The film's best performance easily goes to Bill Murray. While it's not in the realm of comedy classics like Caddyshack, Stripes, Ghostbusters, Scrooged, and What About Bob?, Murray shows more of the same range as an actor that he did years ago in Groundhog Day. Playing the morose and self-loathing Herman Blume showed what brilliance Murray can do in making a very pathetic character into someone we care about despite his flaws. It's no surprise in why Anderson wanted to work with Murray all the time and it's his performance in this film is really a precursor to his greatest performance in Sofia Coppola's 2003 film Lost in Translation. It's Murray's approach to subtlety and offbeat comedic timing that makes the Herman Blume character one of the most memorable as he brings in great chemistry with Schwartzman and Williams in their respective scenes.

If there’s one film from Wes Anderson to start with, Rushmore would be the film to see first. The film is truly one of Anderson's most touching and entertaining films of his career as it features a truly outstanding ensemble led by Bill Murray, Jason Schwartzman, and Olivia Williams. The film is also among one of the best high school movies that strays away from its typical class formula as well as having an energy that is truly intoxicating to watch. In the end, Rushmore is a brilliant film from Wes Anderson and company.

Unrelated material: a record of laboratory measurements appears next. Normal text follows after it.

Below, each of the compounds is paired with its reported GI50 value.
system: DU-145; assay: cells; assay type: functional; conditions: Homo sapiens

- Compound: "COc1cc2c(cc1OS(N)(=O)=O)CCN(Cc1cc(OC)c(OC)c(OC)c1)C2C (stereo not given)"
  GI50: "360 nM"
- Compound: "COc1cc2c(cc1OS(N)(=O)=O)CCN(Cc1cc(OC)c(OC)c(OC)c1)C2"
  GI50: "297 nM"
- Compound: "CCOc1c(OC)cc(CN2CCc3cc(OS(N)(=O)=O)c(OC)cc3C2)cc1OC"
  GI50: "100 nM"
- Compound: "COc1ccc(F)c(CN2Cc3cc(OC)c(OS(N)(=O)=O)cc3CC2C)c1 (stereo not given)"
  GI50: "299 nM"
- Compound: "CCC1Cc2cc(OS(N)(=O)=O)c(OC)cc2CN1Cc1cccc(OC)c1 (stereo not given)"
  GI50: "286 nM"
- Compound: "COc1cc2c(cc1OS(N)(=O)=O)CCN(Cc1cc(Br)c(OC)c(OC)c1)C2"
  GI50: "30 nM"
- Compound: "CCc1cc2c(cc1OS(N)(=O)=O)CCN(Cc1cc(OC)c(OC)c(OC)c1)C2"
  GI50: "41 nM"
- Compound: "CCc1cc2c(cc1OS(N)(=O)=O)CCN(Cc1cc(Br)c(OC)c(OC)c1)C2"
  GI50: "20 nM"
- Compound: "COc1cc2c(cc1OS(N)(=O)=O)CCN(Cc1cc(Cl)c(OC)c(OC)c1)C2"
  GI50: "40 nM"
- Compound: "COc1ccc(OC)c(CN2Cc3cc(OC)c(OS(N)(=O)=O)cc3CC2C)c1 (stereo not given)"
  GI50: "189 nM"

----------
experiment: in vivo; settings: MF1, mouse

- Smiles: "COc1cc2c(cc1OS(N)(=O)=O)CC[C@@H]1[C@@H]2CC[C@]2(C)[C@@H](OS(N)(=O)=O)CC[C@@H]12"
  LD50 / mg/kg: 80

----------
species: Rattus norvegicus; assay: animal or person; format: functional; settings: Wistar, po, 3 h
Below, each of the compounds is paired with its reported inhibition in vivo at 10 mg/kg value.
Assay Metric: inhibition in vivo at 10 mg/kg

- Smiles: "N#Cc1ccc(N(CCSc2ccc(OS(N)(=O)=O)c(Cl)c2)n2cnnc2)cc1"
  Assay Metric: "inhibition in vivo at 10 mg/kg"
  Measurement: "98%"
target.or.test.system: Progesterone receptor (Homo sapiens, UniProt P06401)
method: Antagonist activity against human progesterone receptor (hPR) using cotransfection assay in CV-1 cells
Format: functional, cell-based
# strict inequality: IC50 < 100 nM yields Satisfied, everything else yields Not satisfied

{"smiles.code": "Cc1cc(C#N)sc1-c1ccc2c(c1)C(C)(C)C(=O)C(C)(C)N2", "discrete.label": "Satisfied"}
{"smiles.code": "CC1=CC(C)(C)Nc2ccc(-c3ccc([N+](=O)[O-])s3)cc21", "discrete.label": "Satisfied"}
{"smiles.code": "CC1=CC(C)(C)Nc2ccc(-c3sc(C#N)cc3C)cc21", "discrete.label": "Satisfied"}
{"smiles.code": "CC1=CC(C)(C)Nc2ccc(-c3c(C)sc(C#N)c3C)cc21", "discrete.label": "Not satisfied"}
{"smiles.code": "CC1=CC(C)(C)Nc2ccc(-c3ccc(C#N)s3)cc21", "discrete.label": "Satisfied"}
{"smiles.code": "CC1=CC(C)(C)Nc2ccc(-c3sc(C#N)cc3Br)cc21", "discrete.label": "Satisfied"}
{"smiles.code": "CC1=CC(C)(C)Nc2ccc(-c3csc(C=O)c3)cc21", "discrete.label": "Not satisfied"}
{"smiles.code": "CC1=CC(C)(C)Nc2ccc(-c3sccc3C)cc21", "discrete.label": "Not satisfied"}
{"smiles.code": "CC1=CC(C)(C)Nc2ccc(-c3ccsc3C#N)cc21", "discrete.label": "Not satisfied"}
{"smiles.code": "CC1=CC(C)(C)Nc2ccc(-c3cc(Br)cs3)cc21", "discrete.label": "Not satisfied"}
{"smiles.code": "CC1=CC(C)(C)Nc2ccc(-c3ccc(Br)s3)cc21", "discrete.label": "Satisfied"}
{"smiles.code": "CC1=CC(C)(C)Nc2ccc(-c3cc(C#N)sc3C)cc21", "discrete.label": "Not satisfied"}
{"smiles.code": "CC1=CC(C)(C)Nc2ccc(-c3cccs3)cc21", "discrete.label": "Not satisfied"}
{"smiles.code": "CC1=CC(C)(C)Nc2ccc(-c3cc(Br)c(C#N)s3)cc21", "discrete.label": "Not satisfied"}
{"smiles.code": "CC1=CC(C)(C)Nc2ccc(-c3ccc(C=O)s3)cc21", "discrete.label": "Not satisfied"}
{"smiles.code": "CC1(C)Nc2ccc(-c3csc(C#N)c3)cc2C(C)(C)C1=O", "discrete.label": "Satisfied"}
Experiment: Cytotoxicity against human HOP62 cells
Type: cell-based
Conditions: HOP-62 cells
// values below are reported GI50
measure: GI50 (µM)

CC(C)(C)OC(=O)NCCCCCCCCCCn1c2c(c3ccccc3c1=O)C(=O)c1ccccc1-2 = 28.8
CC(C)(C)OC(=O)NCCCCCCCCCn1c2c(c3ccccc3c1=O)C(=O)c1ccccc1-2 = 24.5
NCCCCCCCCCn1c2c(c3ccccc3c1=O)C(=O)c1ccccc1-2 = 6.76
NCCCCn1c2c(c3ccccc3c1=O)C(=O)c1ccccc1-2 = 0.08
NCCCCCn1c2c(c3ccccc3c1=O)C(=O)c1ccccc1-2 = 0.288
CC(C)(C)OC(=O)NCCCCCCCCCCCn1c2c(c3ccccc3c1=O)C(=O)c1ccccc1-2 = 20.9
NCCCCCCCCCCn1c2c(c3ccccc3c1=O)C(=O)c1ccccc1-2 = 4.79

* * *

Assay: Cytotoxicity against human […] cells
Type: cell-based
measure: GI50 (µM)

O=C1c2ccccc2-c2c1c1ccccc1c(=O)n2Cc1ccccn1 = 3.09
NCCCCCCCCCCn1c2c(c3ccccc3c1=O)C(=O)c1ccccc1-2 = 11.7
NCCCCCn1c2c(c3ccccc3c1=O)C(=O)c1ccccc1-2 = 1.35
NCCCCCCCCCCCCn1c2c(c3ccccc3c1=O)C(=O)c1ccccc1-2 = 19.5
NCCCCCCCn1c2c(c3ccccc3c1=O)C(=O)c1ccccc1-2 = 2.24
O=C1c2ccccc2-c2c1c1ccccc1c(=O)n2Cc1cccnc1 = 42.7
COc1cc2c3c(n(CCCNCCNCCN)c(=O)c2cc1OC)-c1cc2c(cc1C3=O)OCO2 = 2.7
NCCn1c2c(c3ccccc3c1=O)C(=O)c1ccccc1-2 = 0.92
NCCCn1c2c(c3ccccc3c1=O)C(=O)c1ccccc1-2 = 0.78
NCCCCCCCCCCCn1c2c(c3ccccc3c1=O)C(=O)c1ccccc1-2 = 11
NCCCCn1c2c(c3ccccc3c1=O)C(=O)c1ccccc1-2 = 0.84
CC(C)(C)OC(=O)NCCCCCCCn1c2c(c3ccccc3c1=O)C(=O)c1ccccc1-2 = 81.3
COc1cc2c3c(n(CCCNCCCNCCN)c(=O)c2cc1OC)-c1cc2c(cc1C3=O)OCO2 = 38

© thevoid99 2012


David said...

I did not see many Bill Murray films,but I like his performance even when he is not funny,like Lost in Translation and Broken Flowers.His empty face is prefect for these 2 films.I have seen all WA films,my fav is the royal tenenbaums

thevoid99 said...

Bill Murray is among my favorite actors as I've listed some of my favorite performances of his 2 years ago. Rushmore is still my favorite Wes Anderson film. Besides, I could be done w/ my Auteurs piece on him probably next week.